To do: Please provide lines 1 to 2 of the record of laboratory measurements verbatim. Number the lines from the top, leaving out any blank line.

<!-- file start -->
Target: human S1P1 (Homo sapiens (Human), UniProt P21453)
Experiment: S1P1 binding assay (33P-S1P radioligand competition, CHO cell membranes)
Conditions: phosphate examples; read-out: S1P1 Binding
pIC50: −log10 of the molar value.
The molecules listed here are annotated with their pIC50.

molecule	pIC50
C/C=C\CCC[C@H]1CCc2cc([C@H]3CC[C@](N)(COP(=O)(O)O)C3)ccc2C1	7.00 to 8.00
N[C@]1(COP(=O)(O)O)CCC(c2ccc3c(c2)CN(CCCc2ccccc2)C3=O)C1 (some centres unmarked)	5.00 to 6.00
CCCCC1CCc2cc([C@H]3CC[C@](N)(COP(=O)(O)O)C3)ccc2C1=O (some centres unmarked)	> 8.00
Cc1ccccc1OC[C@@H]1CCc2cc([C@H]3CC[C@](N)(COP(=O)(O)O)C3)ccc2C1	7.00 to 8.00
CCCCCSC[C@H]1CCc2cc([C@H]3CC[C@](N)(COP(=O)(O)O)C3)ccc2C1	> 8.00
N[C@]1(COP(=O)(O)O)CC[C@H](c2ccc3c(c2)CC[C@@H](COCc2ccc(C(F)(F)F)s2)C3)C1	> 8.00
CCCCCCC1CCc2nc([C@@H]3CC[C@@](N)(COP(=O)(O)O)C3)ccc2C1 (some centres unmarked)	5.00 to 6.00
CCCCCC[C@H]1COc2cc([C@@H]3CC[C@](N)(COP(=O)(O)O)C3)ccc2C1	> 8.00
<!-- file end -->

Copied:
Target: human S1P1 (Homo sapiens (Human), UniProt P21453)
Experiment: S1P1 binding assay (33P-S1P radioligand competition, CHO cell membranes)